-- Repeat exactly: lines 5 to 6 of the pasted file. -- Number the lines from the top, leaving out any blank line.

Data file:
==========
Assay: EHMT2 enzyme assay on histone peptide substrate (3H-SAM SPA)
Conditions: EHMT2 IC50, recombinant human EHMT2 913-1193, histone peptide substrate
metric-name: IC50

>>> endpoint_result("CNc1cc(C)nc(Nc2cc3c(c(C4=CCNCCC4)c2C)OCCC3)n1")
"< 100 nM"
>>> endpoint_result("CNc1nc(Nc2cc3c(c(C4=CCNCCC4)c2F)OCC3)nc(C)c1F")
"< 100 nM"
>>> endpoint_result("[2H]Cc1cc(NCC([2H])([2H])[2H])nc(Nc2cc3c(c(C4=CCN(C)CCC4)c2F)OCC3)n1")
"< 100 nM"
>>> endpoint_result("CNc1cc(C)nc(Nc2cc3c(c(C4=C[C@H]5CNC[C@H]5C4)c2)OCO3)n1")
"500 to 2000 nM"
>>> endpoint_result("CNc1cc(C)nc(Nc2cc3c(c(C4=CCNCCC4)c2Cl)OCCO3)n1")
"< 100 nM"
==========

"< 100 nM"
>>> endpoint_result("CNc1nc(Nc2cc3c(c(C4=CCNCCC4)c2F)OCC3)nc(C)c1F")